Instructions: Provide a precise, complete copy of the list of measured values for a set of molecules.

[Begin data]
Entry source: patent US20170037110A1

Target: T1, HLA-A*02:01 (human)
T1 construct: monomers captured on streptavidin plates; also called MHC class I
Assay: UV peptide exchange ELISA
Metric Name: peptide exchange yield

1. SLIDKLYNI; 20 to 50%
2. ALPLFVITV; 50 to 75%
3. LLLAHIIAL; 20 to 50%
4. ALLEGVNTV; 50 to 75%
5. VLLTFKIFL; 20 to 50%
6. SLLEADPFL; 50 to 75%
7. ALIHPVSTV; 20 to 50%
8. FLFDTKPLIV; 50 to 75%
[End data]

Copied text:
Entry source: patent US20170037110A1

Target: T1, HLA-A*02:01 (human)
T1 construct: monomers captured on streptavidin plates; also called MHC class I
Assay: UV peptide exchange ELISA
Metric Name: peptide exchange yield

1. SLIDKLYNI; 20 to 50%
2. ALPLFVITV; 50 to 75%
3. LLLAHIIAL; 20 to 50%
4. ALLEGVNTV; 50 to 75%
5. VLLTFKIFL; 20 to 50%
6. SLLEADPFL; 50 to 75%
7. ALIHPVSTV; 20 to 50%
8. FLFDTKPLIV; 50 to 75%